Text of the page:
DONNA ST. GEORGE
The Washington Post
WASHINGTON - In the anxious weeks after the mass shooting at Sandy Hook Elementary School in Newtown, Conn., the idea of bringing more police into the nation's schools has picked up support. But for many parents and educators, there is a more immediate priority: protecting schoolhouse doors.
Some schools in the Washington area lack buzzer entrance systems. Some leave a main door open, with a sign asking visitors to report to the office. Some, according to parents, do not closely screen all visitors or use different rules for after-school activities and child-care programs.
What happened at Sandy Hook on Dec. 14 -- when gunman Adam Lanza overcame a security system, shooting out glass near the school entrance, police said, before killing 20 children and six staff members -- sent the nation reeling and brought new attention to school entry points.
Across the Washington region, officials in many school systems -- including those of the District and Fairfax, Montgomery and Prince George's counties -- say they have strong practices already in place and are taking a close look for areas of improvement.
But the aftermath of the Connecticut tragedy has spotlighted inconsistencies at schools, funding concerns and a heightened interest in basic security measures, even if they would not prevent an attack like the one at Sandy Hook.
In Virginia, 2012 data show that controlled access systems are in place at 59 percent of elementary schools, 51 percent of middle schools and 37 percent of high schools.
Seventy-three percent of schools said they lock up during school hours, and 46 percent said they had someone posted at the front entrance to ensure that visitors check in. Just more than half of schools said all classroom doors could be locked from inside and outside. Maryland and D.C. officials said they could not provide similar figures last week.
"We just have to do everything possible ... and just say a prayer," said Montgomery County Board of Education member Patricia O'Neill (Bethesda-Chevy Chase) moments before a January vote to speed up a $364,000 project to install buzz-in systems, with exterior cameras and intercoms, at a final group of elementary schools.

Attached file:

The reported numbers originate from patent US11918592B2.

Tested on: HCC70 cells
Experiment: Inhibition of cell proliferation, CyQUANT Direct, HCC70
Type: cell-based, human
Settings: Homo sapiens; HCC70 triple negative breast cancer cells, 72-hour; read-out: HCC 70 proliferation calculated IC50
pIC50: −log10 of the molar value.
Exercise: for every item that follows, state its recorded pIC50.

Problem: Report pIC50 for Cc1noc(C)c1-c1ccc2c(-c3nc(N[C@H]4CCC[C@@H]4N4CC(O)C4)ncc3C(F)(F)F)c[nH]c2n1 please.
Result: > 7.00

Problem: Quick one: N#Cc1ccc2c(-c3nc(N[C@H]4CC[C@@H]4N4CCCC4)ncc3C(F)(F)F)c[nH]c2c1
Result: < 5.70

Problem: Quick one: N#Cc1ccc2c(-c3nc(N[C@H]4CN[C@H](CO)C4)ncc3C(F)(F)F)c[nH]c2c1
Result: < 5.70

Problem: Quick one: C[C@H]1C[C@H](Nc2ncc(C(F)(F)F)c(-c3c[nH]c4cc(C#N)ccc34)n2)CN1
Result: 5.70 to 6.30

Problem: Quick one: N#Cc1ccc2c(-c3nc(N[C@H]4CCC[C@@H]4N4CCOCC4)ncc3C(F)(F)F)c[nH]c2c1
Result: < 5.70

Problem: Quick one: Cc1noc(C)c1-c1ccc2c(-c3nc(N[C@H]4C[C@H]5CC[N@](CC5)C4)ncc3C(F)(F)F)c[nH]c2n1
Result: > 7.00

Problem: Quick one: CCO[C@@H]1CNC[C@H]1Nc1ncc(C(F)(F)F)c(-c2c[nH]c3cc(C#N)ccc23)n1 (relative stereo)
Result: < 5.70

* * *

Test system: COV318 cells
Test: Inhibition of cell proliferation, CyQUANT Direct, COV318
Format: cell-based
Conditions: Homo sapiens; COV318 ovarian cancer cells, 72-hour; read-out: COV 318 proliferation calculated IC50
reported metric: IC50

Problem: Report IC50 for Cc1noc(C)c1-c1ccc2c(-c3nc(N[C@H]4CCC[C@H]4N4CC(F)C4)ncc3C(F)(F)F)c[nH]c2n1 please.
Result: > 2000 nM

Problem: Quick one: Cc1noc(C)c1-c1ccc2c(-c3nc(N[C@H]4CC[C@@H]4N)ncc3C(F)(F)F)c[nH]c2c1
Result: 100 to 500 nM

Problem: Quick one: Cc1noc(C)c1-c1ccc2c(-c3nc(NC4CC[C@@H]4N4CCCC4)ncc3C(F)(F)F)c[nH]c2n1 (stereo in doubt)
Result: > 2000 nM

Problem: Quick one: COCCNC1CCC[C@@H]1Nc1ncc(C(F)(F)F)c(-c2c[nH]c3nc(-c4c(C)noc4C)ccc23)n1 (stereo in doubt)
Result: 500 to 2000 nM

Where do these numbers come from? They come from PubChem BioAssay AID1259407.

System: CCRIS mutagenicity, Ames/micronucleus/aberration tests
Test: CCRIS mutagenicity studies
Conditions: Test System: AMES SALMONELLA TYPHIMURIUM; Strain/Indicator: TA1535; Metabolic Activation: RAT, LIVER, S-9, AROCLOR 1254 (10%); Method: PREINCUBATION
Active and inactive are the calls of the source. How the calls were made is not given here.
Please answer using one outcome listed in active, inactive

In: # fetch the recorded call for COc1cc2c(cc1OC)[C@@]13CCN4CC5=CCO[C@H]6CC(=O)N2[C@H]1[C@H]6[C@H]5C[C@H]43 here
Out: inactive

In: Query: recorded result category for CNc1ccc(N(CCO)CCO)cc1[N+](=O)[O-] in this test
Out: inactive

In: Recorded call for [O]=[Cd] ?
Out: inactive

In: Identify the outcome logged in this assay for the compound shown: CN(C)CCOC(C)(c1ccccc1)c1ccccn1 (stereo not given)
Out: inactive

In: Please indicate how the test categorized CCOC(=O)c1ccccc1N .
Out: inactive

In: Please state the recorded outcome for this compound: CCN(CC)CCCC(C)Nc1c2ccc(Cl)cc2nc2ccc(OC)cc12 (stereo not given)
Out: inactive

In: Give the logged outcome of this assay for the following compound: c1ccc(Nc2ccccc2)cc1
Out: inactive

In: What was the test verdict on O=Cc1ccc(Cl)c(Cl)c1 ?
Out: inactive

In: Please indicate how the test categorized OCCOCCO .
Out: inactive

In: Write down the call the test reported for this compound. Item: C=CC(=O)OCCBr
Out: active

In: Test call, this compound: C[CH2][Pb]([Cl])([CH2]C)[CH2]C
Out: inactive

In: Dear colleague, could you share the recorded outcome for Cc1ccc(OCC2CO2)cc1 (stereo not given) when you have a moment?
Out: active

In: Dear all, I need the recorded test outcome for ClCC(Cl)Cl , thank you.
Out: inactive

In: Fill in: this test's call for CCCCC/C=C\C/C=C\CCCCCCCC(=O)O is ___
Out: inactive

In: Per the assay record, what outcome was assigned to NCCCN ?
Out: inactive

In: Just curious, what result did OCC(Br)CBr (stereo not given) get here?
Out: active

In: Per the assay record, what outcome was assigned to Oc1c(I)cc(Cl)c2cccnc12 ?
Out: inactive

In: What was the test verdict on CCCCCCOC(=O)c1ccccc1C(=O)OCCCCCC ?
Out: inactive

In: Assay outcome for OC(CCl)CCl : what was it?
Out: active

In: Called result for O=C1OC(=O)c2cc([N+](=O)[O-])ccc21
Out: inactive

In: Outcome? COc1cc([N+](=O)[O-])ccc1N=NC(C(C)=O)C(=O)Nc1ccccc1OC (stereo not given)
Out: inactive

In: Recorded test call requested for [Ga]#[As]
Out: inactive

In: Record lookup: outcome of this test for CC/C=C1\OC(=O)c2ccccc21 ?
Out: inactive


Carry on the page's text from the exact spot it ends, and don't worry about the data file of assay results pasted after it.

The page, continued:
In Maryland, Gov. Martin O'Malley (D) has proposed spending $25 million in construction money in the coming year to tighten physical security at public schools, with cameras at entrances, automatically locking doors, shatterproof glass and buzzer entrance systems.
"A lot of what we're doing is strengthening what's already in place," said State Superintendent Lillian M. Lowery, who noted that Maryland is reviewing every district's emergency plans while seeking best practices and looking to "put in as many safeguards as possible."
In Virginia, Gov. Robert F. McDonnell (R) created a school safety task force that is expected to issue a set of recommendations Thursday.
At a Jan. 16 public meeting about security in Rockville, the father of a kindergartner focused on beefing up security at elementary schools. The mother of a high-schooler asked about doors near portable classroom trailers.
Then there was parent Mike Richman's pointed question: Shouldn't all middle school doors be locked?
"Are they?" Richman asked.
Officials in local systems say schools lock exterior doors, but not all entrances are locked in all school systems. In some districts, schools with younger students often have tighter building controls, and schools with older students have more security staff or police on the premises.
"Security is always a balance," said Robert Hellmuth, safety and security director for Montgomery schools. The goal, he said, is to control who gets inside schools while not turning them into fortresses.
Experts say schools are among the safest places for the young. Researcher Dewey Cornell, who studies school safety at the University of Virginia, says 99 percent of homicides of children ages 5 to 18 occur outside of school.
Nationally, schools became more vigilant about locking doors, and some installed buzzer systems, after the 1999 massacre at Columbine High School, said Kenneth Trump, a school security consultant.
"The momentum faded four to six years after Columbine," Trump said. "The mind-set became more and more lax."
Trump said secure entrances are critical in schools -- and need to be paired with well-trained school staff so that visitors are noticed and screened.
At Sandy Hook, the security system might have prevented more deaths, Trump said, because it slowed the gunman's entrance.
"Those were seconds that gave people on the inside time to lock down," he said. "Seconds count."
Police officers, although the focus of many proposals nationally, are primarily used locally in secondary schools, with the greatest number in the District, which has 100 "school resource officers" and 300 security guards in its 118 buildings.
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